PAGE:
William Hickey, a character actor who achieved popularity late in his career with an Oscar nomination in 1985 portraying the shriveled, wise old Mafia Don in John Huston’s “Prizzi’s Honor,” has died. He was 69.
Hickey died June 29 at Beth Israel Hospital in New York City. The cause was complications of emphysema and bronchitis, according to his companion Lili Afan.
Although Hickey’s acting career began in the late 1940s and encompassed radio, TV and film, he was better known as a respected acting teacher until the release of “Prizzi’s Honor.”
He was associated for more than 40 years with the HB Studios in Greenwich Village, founded by Herbert Berghof and Uta Hagen, who were Hickey’s discoverers and artistic parents.
Hickey’s film career began in 1957 with a role in “A Hatful of Rain” and he subsequently appeared in nearly 30 films, finally achieving popularity with the breakthrough role of the 84-year-old Don Corrado Prizzi. Hickey was 57 at the time.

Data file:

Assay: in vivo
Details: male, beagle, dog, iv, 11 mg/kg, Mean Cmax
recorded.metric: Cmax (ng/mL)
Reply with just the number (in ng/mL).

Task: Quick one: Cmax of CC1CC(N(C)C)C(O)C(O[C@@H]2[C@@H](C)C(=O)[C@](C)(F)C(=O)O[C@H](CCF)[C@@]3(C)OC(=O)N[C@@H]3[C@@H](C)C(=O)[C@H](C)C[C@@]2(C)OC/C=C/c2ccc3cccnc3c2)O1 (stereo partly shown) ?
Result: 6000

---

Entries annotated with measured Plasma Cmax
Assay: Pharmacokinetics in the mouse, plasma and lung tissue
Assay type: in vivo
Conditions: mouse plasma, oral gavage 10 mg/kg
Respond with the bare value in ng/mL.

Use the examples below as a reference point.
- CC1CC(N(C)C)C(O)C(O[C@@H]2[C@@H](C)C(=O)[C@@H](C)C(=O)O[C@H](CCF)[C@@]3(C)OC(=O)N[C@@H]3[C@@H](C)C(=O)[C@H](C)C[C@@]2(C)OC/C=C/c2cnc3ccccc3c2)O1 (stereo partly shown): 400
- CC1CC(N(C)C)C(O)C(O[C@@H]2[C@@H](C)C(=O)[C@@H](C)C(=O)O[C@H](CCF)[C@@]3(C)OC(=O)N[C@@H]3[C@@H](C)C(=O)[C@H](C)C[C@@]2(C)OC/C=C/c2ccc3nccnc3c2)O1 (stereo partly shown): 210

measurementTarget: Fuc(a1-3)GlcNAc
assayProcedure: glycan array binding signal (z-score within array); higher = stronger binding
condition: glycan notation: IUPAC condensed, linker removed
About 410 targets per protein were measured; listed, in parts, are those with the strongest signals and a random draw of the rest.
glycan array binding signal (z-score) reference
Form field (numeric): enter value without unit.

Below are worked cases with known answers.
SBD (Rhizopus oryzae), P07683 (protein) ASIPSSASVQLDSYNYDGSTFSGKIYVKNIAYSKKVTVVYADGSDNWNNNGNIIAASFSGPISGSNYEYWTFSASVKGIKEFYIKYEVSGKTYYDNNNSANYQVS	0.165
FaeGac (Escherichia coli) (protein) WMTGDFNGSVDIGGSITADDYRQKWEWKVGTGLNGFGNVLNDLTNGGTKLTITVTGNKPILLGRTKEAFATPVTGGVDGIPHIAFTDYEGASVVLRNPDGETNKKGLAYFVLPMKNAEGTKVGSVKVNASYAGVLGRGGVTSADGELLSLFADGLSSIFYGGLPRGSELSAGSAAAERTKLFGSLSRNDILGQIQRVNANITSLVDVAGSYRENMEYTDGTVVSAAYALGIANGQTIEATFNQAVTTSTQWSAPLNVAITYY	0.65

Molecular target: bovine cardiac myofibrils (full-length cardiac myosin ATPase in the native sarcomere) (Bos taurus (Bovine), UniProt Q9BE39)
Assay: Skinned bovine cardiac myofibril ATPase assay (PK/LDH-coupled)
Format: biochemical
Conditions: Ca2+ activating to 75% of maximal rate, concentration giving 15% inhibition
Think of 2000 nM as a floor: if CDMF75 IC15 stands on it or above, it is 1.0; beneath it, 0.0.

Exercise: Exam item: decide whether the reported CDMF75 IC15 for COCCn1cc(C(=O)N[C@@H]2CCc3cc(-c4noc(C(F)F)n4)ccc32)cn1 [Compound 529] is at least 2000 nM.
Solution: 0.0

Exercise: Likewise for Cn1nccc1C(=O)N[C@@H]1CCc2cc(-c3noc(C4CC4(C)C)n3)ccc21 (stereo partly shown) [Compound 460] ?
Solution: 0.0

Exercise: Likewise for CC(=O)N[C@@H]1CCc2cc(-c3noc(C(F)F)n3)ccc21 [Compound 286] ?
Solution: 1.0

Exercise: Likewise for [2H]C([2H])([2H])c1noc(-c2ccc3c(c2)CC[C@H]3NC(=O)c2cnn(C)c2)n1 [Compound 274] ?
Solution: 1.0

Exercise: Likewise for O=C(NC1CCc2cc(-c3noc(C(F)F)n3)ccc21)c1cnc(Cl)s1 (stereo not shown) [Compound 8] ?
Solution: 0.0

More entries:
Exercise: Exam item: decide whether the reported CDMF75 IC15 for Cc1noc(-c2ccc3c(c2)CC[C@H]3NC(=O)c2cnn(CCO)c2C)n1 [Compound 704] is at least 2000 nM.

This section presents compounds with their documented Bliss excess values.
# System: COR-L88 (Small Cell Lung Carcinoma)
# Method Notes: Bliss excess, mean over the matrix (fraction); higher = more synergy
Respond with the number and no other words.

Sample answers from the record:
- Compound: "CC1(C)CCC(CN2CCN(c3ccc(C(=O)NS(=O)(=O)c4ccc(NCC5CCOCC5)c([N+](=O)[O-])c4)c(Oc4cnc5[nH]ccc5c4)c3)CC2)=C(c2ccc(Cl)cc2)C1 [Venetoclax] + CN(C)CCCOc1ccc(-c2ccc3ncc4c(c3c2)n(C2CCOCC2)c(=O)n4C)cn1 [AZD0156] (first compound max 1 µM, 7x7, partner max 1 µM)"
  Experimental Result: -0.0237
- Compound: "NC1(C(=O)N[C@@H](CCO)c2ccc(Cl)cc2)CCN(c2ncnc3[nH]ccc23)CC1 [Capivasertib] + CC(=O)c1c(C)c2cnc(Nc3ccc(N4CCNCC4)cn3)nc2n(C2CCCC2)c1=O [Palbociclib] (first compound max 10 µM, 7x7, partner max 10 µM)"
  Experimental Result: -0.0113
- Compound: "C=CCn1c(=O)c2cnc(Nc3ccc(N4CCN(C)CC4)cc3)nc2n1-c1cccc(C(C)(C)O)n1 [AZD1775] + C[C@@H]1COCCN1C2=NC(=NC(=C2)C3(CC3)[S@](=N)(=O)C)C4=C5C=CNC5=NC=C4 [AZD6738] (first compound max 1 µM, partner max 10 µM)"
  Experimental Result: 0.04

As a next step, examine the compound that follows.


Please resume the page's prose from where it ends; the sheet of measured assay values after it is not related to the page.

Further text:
A native of Brooklyn, N.Y., Hickey acted in radio, danced a little and occasionally found replacement roles on the stage before studying with Berghof and Hagen.
New York stage credits include “St. Joan,” “As I Lay Dying,” “Miss Lonelyhearts,” “On the Town” and “Tovarich.”
In the early days of TV he appeared on “Studio One,” “Philco Playhouse” and “Camera Three.” In recent years he appeared in episodes of “Tales From the Crypt” and “Wings.”
Hickey recently completed DreamWorks SKG’s upcoming feature “Mouse Hunt” starring Nathan Lee and Lee Evans.
Hickey, who lived in Greenwich Village, continued to work at the HB Studio until about two weeks ago.
He is survived by his sister, Dorothy Finn.